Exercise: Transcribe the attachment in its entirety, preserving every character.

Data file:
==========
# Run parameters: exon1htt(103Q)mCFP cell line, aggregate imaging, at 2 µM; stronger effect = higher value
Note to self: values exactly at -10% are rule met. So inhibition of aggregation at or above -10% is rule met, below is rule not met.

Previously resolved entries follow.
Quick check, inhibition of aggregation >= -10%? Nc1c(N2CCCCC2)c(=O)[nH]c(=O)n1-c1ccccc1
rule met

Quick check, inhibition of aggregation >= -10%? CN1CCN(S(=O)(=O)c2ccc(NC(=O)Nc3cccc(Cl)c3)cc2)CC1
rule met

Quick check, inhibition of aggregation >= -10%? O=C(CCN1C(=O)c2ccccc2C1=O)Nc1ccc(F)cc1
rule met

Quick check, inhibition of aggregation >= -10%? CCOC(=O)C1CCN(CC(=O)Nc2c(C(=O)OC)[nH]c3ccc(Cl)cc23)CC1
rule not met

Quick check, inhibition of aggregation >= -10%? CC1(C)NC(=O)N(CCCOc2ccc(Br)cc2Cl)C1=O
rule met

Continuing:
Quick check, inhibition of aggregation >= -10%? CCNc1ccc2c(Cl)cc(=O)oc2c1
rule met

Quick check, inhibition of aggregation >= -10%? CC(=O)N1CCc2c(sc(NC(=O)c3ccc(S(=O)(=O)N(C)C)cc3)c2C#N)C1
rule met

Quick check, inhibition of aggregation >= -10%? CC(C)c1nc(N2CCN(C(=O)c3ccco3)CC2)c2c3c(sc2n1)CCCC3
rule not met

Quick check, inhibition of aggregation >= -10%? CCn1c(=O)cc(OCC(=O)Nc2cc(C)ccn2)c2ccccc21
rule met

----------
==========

# Run parameters: exon1htt(103Q)mCFP cell line, aggregate imaging, at 2 µM; stronger effect = higher value
Note to self: values exactly at -10% are rule met. So inhibition of aggregation at or above -10% is rule met, below is rule not met.

Previously resolved entries follow.
Quick check, inhibition of aggregation >= -10%? Nc1c(N2CCCCC2)c(=O)[nH]c(=O)n1-c1ccccc1
rule met

Quick check, inhibition of aggregation >= -10%? CN1CCN(S(=O)(=O)c2ccc(NC(=O)Nc3cccc(Cl)c3)cc2)CC1
rule met

Quick check, inhibition of aggregation >= -10%? O=C(CCN1C(=O)c2ccccc2C1=O)Nc1ccc(F)cc1
rule met

Quick check, inhibition of aggregation >= -10%? CCOC(=O)C1CCN(CC(=O)Nc2c(C(=O)OC)[nH]c3ccc(Cl)cc23)CC1
rule not met

Quick check, inhibition of aggregation >= -10%? CC1(C)NC(=O)N(CCCOc2ccc(Br)cc2Cl)C1=O
rule met

Continuing:
Quick check, inhibition of aggregation >= -10%? CCNc1ccc2c(Cl)cc(=O)oc2c1
rule met

Quick check, inhibition of aggregation >= -10%? CC(=O)N1CCc2c(sc(NC(=O)c3ccc(S(=O)(=O)N(C)C)cc3)c2C#N)C1
rule met

Quick check, inhibition of aggregation >= -10%? CC(C)c1nc(N2CCN(C(=O)c3ccco3)CC2)c2c3c(sc2n1)CCCC3
rule not met

Quick check, inhibition of aggregation >= -10%? CCn1c(=O)cc(OCC(=O)Nc2cc(C)ccn2)c2ccccc21
rule met

----------